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Let $\pi \colon X\to Y$ be a morphism, where $X$ is projective. Suppose the existence of an open subset $U\subset X$ such that $\pi^{-1}(\pi(U))=U$, that $\pi$ is injective on $U$, and that its derivative is injective.

I would like to say that $\pi$ restricts to an isomorphism between $U$ and its image. And I suspect that this should be classical. Does someone knows a proof or a reference for this? (Or a counterexample if it is false..)

Remark: Note that if we omit the assertion $\pi^{-1}(\pi(U))=U$ or $X$ projective, we can easily get counterexamples. We take $\mathbb{P}^1\to C$ the normalisation of a nodal cubic curve $C\subset\mathbb{P}^2$, and let $U\subset \mathbb{P}^1$ be an open subset which is the complement of one point going to the singular point of $C$, then $\pi$ does not restrict to an isomorphism from $U$ to its image (this latter being $C$, which is singular). Taking $X=\mathbb{P}^1$ or $X=U$ shows that both assertions are necessary.

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What do you mean that the derivative is injective? –  name Aug 11 '12 at 18:24
    
What do you mean by "image" ? Scheme-theoretic image ? - but then it would be closed... My guess is that you are probably looking for something like Lemma 2.4 in the article "Abelian varieties" by Milne in the volume edited by Cornell-Silverman. –  Damian Rössler Aug 11 '12 at 19:38
    
derivative: linear application from the Tangent space to the tangent space of the image. derivative is injective corresponds to say that there is no ramification at the point. For Lemma 2.4 of "Abelian varieties" of Milne, I found something on Hermitian forms on vector spaces.. jmilne.org/math/CourseNotes/AV.pdf –  Jérémy Blanc Aug 12 '12 at 8:48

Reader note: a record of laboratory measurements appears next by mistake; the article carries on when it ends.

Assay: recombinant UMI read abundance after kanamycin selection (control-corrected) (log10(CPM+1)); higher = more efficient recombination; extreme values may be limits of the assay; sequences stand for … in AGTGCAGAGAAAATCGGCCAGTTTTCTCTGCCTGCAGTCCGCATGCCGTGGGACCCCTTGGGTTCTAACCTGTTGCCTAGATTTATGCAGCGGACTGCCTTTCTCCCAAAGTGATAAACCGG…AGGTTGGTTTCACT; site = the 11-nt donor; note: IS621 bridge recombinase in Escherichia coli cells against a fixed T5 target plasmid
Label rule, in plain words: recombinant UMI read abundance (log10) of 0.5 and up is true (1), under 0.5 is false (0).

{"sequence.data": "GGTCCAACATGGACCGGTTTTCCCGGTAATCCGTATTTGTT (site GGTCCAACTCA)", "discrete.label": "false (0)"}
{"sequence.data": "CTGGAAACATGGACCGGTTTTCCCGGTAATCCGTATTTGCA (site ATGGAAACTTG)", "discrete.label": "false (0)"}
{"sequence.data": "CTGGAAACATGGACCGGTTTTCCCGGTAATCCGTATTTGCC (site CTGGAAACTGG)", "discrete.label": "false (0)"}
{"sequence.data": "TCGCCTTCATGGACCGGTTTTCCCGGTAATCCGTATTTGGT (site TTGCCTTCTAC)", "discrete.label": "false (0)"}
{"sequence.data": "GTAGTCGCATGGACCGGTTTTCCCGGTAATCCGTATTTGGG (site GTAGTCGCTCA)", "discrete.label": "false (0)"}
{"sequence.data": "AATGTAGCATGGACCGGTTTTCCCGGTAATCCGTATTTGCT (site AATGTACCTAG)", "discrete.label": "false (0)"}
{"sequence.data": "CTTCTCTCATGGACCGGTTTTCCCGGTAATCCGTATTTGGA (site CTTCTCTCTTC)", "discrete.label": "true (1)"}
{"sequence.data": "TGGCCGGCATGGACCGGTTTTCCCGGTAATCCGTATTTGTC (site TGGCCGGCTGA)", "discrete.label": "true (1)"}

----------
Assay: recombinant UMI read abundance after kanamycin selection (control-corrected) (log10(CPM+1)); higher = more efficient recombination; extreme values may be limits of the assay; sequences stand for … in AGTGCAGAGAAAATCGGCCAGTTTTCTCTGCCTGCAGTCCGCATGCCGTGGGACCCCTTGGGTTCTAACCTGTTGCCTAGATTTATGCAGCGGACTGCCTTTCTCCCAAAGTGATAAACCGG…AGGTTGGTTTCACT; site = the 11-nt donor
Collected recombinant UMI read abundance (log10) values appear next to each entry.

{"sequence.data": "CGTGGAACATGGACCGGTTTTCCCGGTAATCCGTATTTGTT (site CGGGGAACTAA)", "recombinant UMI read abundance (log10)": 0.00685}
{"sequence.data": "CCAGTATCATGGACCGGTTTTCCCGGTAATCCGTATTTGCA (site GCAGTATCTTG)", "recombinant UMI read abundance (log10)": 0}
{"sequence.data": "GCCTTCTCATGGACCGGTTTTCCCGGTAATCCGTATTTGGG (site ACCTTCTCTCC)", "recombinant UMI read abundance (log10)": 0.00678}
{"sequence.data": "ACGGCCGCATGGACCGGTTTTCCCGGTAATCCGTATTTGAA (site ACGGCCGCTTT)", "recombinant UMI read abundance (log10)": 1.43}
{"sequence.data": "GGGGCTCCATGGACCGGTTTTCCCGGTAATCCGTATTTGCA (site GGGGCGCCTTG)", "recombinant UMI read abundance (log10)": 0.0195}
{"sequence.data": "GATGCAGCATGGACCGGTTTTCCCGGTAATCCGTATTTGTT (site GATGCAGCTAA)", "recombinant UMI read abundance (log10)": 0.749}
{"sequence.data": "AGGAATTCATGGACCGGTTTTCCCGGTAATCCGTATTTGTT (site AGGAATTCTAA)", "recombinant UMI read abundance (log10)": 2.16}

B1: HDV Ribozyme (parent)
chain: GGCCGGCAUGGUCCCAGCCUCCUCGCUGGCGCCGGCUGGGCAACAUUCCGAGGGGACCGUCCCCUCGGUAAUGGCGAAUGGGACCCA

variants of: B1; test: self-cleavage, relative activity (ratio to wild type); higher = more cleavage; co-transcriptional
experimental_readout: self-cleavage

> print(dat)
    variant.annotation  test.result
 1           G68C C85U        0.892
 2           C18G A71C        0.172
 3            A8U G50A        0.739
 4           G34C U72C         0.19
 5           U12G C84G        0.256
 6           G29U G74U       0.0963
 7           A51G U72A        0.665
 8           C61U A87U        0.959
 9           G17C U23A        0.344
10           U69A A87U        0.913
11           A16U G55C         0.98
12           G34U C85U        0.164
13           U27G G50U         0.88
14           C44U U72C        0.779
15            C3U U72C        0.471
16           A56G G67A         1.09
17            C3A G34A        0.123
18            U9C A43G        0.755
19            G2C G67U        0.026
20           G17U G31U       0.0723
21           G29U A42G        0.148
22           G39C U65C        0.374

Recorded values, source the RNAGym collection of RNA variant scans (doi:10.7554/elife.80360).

This is not the text published in the book edited by Cornell-Silverman... –  Damian Rössler Aug 13 '12 at 7:43

1 Answer 1

up vote 4 down vote accepted

The useful theorem here is "a proper, universally injective, unramified morphism is a closed immersion." see: http://math.columbia.edu/~dejong/wordpress/?p=1358

$X$ being projective and $\pi^{-1}(\pi(U))=u$ ensures that $U$ is proper over $\pi(U)$, by the base change property of properness.

You need to assume that $U \to \pi(U)$ is universally injective, not just injective, because of field extensions. The natural map $\operatorname{Spec} \mathbb C \to \operatorname{Spec} \mathbb R$ is injective on the point set but not an isomorphism onto its image.

"Unramified" should be what you mean by "the derivative is injective".

Thus $U\to \pi(U)$ is a closed immersion. A closed immmersion is indeed an isomorphism onto its image.

However, note that this image need not be open. One could take $X$ to be a point - a point is certainly a projective variety - the map $X \to Y$ the inclusion of a point, and $U=X$.

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Thanks for the answer, but in your theorem, you need that the source is projective. In my question, I want an isomorphism of $U$ (open) with its image, which will be an OPEN immersion. It cannot be closed of course. –  Jérémy Blanc Aug 12 '12 at 8:07
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(I think) he's saying that $\pi_U : U \to \pi(U)$ is a closed immersion. –  Tom Bachmann Aug 12 '12 at 10:41
    
I don't need that the source is projective, I need the map to be proper. The map $X \to Y$ is proper because $X$ is projective, and the map $U \to \pi(U)$ is proper because it's the base change of that map by $\pi(U) \to Y$. There is no reason to suspect $U \to Y$ will be open, unless you assume $X\to Y$ surjective or something like that. $U\to \pi(U)$ is open, of course, because we show it's an isomorphism. –  Will Sawin Aug 12 '12 at 13:05
    
Ok. thanks for the correction. –  Jérémy Blanc Aug 12 '12 at 13:26

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